BYU Boogie - Y Magazine
Check out the latest podcast episode Listen
First Person

BYU Boogie

Alumni write up their stories about getting down.

A Slick Excuse

By Jason E. Chaffetz (BA ’89),  Alpine, Utah

Back in the late 1980s, the Palace was the place to be for a night of dancing.
Boogie 1As a place kicker on the BYU football team, I was single, not too humble, and obviously smooth on my feet—or so I thought.

One snowy night I showed up fashionably late to the Palace ready to impress the ladies. Wearing topsider shoes, I stepped from my Honda CRX onto the icy parking lot. The moment it touched the ice, my foot slipped out from under me and up into the air. Replacing my foot on the ice was my chin. Ouch! Kickers aren’t used to taking a hit. I brushed myself off only to find a stream of blood squirting from my chin.

It was late at night and a Band-Aid wasn’t going to do the trick. I immediately thought of Julie Johnson (BA ’90), a girl I wanted to date whose roommate was a nursing student. Any excuse to see Julie, including a bloody chin, was worth it.

The nursing student patched me up, and I later ended up dating and marrying Julie. Never did make it dancing that night, but thankfully, my feet led me in the right direction.

Eternally Lost

By Peter M. Steimle (BA ’90), Lawrence, Kans.

To kick off a new year at BYU, there was a dance in the Wilkinson Center that packed the combined ballrooms and spilled out into the hallways and the Cougareat. As I approached the massive dance, I spotted a buddy from back home and walked up to him. He was leaning against the wall, noticeably overcome by his last dance partner, who was now unrecognizable among the thousands of people packed into the ballroom. He said, “Peter, I just met my eternal companion! The only problem is I didn’t get her name!”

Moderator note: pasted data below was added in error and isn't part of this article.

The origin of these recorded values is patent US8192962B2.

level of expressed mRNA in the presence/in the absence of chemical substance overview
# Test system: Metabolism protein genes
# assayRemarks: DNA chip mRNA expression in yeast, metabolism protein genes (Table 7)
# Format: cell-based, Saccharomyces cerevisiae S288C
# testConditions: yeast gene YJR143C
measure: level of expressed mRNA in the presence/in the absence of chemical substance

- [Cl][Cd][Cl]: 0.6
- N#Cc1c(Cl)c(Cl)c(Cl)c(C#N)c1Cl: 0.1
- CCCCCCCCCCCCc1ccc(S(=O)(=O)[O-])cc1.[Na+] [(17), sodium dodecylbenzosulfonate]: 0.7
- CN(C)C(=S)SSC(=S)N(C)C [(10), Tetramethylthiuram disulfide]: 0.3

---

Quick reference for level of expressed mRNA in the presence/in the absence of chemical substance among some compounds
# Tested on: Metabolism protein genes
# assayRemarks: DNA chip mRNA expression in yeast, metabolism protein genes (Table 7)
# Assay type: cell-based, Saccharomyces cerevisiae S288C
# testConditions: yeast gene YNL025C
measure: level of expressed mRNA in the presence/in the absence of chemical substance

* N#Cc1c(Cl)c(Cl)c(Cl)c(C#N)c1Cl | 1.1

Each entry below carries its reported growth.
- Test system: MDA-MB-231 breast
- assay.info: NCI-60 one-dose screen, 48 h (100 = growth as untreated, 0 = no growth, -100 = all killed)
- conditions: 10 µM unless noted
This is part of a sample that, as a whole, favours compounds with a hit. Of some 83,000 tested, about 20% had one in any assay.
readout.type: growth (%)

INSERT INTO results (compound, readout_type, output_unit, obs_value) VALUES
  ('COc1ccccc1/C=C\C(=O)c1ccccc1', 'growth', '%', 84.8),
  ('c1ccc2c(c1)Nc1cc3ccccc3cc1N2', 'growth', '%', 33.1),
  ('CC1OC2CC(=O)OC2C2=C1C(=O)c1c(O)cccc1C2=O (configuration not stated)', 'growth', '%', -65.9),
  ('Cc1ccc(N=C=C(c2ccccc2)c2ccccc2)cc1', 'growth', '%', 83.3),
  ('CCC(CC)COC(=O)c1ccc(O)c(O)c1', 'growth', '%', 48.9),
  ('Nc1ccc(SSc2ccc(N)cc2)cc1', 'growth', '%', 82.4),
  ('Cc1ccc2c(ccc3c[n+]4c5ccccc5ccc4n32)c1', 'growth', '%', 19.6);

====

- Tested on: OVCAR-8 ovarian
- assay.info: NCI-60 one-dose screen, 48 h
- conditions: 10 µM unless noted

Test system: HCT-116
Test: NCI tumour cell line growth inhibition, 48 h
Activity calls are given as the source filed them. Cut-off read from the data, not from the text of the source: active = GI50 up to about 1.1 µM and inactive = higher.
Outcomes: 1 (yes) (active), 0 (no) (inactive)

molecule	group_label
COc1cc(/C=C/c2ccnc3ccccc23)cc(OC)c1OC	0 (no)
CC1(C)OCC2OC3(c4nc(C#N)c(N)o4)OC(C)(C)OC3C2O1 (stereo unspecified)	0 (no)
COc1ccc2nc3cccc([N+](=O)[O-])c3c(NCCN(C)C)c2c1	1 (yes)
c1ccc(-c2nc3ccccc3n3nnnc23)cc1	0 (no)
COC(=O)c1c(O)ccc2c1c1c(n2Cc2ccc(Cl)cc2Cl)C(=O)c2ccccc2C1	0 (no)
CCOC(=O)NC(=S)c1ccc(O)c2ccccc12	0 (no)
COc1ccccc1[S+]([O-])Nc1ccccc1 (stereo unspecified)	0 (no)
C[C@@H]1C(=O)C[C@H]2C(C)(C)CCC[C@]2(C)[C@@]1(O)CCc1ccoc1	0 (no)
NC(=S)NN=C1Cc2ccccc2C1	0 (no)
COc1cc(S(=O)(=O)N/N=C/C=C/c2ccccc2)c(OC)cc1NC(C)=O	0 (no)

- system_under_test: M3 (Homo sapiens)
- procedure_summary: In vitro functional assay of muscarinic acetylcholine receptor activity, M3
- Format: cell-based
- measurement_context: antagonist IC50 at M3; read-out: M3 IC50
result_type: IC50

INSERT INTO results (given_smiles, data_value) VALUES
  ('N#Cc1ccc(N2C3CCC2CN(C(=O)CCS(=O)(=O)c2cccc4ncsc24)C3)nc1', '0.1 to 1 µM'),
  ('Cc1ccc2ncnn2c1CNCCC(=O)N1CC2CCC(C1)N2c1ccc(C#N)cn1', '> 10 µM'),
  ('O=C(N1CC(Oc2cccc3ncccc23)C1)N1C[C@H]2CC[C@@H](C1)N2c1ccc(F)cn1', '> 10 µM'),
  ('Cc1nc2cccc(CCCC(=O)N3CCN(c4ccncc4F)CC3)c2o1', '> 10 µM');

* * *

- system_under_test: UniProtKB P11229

Steps to Graduation

By Joel D. Black (BS ’79), Enumclaw, Wash.

On the first day of freshman registration in 1972, I got a rude shock. I would not be graduating. BYU required two full credits of P.E., and—as I was a tall, skinny, uncoordinated drink-of-water with no strength or stamina—P.E. was out of the question.

But there was the more pressing issue of dating. Painfully shy, I thought dancing might be a nice way for a backward boy to meet (and even touch) a girl. Then followed the miracle: dance counted for P.E. credit.

Ballroom, square, folk, and modern—two credits became seven and an ungainly crane made the ballroom bronze team.

My ward was full of dancers on the silver and gold teams, and competitions at ward parties were fierce. I still glow when I recall how a girl who had no dance instruction and I won.

The many years since have been full of dancing and teaching youth and adults. One day I announced the upcoming stake dance in a priesthood meeting.

A wise guy, new to the ward, snickered, “Yeah, right. I can just see Joel on a dance floor.” The other brethren fed him enough rope to hang himself, which he happily did.

(Study) Break Dancing

By Teresa Eddy Topham (BA ’87), Fremont, Calif.